“There’s a lot on the plate,” Sinnott said. “Sometimes issues come to council that are not completely polished and there’s not a cut-and-dry yes-or-no answer.”

“We’ve had a lot of meatier issues and more of them in the last few months,” Corti said, adding that he doesn’t think the city has too much on its plate.

“There are a lot of things that we need to tackle and we’re making progress,” he said. “I don’t think we’re overtaxing anyone. It makes people work harder and I haven’t heard any complaints from staff.

“If someone thinks the meetings are too long they should speak up,” he added. “It doesn’t bother me. We have work to do so let’s get it done. … There is a strong influence by the public that we should be doing something sooner rather than later.

“If it’s an important issue we’ll address it,” he said. “That’s our job. Bring it on. If it takes a 10-hour meeting or three extra meetings, so be it.”

One solution would be to shorten the number of items on the agenda, which Huth said is ultimately set by the mayor based on input from his colleagues and staff.

Corti somewhat disagrees. “I don’t direct the agenda,” he said. “The public does.”

Some items must be addressed by a specific deadline, such as renewing the Tourism Business Improvement District so it doesn’t expire, so putting off some discussions is not an option.

Huth also said an item is automatically included when two or more council members request that it be placed on the agenda. He said that happens at least once a month and oftentimes applies to more than one item per meeting.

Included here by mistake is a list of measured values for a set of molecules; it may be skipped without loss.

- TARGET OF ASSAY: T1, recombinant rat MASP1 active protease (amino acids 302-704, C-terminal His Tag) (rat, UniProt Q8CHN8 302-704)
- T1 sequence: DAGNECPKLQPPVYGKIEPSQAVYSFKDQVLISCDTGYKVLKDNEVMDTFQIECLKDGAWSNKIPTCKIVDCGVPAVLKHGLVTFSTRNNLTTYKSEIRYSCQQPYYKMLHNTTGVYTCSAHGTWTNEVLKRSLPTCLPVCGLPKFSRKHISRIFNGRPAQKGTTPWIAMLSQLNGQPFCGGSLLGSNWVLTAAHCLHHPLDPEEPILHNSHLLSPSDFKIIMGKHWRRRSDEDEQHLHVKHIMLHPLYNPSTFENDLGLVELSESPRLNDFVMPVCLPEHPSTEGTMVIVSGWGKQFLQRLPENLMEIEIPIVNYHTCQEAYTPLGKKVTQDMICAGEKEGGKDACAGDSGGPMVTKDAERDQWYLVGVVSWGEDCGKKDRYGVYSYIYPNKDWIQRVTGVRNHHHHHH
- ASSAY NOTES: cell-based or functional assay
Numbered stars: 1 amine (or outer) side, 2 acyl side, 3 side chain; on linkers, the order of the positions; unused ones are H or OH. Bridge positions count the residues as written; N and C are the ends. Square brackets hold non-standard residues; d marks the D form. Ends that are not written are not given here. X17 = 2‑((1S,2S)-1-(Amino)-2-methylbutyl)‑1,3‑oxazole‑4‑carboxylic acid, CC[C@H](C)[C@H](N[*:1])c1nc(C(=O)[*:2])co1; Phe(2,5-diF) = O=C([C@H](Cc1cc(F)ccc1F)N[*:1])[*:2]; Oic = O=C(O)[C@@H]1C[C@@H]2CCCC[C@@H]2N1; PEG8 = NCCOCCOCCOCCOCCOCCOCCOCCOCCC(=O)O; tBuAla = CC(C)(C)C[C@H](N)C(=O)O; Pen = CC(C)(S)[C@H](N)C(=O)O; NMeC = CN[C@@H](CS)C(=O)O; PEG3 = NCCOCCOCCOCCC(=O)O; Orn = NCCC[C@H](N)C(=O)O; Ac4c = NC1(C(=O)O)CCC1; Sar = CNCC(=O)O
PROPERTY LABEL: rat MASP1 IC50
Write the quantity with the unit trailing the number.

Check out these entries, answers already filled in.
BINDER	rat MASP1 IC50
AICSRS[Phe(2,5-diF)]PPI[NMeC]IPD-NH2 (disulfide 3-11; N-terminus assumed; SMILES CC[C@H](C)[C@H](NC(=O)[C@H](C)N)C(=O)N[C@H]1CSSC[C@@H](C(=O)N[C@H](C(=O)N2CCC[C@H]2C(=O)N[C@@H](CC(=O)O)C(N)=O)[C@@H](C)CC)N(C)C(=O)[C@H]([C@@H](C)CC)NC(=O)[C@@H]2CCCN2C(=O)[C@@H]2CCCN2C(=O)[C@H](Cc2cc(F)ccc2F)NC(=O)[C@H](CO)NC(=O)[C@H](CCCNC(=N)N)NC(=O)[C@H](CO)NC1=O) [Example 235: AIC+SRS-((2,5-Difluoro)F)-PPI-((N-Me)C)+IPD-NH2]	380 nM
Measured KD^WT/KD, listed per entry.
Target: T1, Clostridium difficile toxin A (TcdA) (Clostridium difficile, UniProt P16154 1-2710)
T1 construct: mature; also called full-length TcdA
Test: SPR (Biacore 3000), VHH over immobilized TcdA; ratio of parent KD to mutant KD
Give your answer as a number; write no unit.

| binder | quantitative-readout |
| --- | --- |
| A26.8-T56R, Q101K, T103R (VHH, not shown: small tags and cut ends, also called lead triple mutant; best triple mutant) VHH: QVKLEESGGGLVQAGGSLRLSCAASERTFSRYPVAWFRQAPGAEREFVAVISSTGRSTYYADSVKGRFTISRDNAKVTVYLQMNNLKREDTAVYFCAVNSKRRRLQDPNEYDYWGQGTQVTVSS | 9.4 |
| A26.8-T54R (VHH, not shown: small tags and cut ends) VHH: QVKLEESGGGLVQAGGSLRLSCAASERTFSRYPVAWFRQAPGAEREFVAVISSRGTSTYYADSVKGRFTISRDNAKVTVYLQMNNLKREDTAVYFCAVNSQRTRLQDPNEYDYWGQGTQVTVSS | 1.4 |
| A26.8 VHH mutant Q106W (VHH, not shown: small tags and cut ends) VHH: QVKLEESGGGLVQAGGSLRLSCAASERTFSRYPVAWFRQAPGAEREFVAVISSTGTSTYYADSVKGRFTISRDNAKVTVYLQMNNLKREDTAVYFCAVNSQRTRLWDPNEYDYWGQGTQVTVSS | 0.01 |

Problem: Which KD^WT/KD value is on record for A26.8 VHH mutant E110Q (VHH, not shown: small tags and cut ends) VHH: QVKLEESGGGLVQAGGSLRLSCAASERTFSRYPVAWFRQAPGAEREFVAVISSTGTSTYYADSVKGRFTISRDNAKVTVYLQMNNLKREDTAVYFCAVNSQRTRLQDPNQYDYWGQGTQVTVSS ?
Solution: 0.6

Mosier, Sinnott and Corti suggested holding more frequent meetings or starting them earlier, “but not with the intent to still end late,” Corti said.

But Huth said that could create a no-win situation. Residents who work complain if the meetings start too early because they can’t attend. Huth noted that residents can always provide input via email.

Others are wary if the city strays from its regular schedule.

“It becomes a bit of a conspiracy theory,” Huth said.

Huth said the increased workload and long meetings can tax the staff’s ability to accomplish a lot.

“But at the same time we are getting a lot done,” he added. “Some people are happy to see movement on these projects and they don’t want them to wait.

“Some people say the city does have too much on its plate, but some are the same people who are adding to it,” he said.

Previous mayors said even though their meetings ended earlier it does not mean they were ineffective. They all said many of the projects now coming to fruition were planned during their various tenures as mayor.

Most council members don’t view the long meetings as bad government, but they don’t see it as an ideal situation either.

“It’s a problem we all recognize,” Sinnott said. “Hopefully we can step back and do better in the future.”

When meetings stretch into the late hours council members can adjourn and table issues until a future meeting but they rarely choose that option.

Huth said several projects have reached milestones “that took a long time to get there,” so they will soon no longer require lengthy discussions.

Del Mar will also soon have a new mayor. In December Corti hands the gavel over to Councilwoman Sherryl Parks. So all eyes will be on her — and the clock — when it comes to adjournment times.